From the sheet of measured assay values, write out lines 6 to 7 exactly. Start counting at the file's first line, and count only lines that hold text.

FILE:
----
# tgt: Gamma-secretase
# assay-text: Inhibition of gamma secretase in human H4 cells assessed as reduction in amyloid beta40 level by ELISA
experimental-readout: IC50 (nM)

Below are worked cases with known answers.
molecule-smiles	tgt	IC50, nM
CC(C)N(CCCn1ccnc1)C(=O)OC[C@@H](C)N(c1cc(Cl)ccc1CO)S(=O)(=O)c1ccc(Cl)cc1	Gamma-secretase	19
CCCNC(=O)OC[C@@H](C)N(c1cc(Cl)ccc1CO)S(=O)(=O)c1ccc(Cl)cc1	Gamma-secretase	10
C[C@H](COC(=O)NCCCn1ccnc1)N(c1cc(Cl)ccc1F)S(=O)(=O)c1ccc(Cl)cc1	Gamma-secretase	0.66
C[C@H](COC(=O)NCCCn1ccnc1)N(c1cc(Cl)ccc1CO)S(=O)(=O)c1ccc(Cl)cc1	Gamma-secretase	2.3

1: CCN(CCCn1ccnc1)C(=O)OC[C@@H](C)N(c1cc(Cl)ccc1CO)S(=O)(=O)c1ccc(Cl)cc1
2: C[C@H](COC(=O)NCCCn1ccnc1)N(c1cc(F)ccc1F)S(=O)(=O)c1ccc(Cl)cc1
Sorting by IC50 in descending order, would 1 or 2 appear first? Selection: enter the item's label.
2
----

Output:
CC(C)N(CCCn1ccnc1)C(=O)OC[C@@H](C)N(c1cc(Cl)ccc1CO)S(=O)(=O)c1ccc(Cl)cc1	Gamma-secretase	19
CCCNC(=O)OC[C@@H](C)N(c1cc(Cl)ccc1CO)S(=O)(=O)c1ccc(Cl)cc1	Gamma-secretase	10